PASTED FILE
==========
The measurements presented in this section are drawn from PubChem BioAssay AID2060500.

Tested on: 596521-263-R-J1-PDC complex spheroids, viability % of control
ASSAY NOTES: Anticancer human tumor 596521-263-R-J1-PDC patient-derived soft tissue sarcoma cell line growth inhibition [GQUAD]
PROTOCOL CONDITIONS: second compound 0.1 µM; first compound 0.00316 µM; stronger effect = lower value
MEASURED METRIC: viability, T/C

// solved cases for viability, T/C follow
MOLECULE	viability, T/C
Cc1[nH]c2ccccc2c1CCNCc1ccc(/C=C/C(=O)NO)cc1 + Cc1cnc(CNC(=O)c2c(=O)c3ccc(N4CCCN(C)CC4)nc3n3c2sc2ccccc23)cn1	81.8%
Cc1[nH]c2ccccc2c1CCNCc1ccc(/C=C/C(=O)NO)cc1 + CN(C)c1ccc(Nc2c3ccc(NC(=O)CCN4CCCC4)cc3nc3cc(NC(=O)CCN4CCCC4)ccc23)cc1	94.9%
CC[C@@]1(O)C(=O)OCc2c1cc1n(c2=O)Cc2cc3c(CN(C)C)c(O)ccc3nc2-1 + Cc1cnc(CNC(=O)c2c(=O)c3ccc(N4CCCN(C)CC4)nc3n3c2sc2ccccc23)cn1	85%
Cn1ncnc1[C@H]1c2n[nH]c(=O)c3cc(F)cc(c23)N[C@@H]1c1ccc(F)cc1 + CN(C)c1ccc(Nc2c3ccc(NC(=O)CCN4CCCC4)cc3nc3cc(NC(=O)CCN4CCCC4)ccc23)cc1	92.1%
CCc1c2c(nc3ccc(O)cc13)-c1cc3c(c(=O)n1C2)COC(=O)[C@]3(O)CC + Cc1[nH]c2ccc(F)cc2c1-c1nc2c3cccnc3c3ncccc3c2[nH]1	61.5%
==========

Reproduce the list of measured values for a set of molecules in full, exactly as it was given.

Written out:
The measurements presented in this section are drawn from PubChem BioAssay AID2060500.

Tested on: 596521-263-R-J1-PDC complex spheroids, viability % of control
ASSAY NOTES: Anticancer human tumor 596521-263-R-J1-PDC patient-derived soft tissue sarcoma cell line growth inhibition [GQUAD]
PROTOCOL CONDITIONS: second compound 0.1 µM; first compound 0.00316 µM; stronger effect = lower value
MEASURED METRIC: viability, T/C

// solved cases for viability, T/C follow
MOLECULE	viability, T/C
Cc1[nH]c2ccccc2c1CCNCc1ccc(/C=C/C(=O)NO)cc1 + Cc1cnc(CNC(=O)c2c(=O)c3ccc(N4CCCN(C)CC4)nc3n3c2sc2ccccc23)cn1	81.8%
Cc1[nH]c2ccccc2c1CCNCc1ccc(/C=C/C(=O)NO)cc1 + CN(C)c1ccc(Nc2c3ccc(NC(=O)CCN4CCCC4)cc3nc3cc(NC(=O)CCN4CCCC4)ccc23)cc1	94.9%
CC[C@@]1(O)C(=O)OCc2c1cc1n(c2=O)Cc2cc3c(CN(C)C)c(O)ccc3nc2-1 + Cc1cnc(CNC(=O)c2c(=O)c3ccc(N4CCCN(C)CC4)nc3n3c2sc2ccccc23)cn1	85%
Cn1ncnc1[C@H]1c2n[nH]c(=O)c3cc(F)cc(c23)N[C@@H]1c1ccc(F)cc1 + CN(C)c1ccc(Nc2c3ccc(NC(=O)CCN4CCCC4)cc3nc3cc(NC(=O)CCN4CCCC4)ccc23)cc1	92.1%
CCc1c2c(nc3ccc(O)cc13)-c1cc3c(c(=O)n1C2)COC(=O)[C@]3(O)CC + Cc1[nH]c2ccc(F)cc2c1-c1nc2c3cccnc3c3ncccc3c2[nH]1	61.5%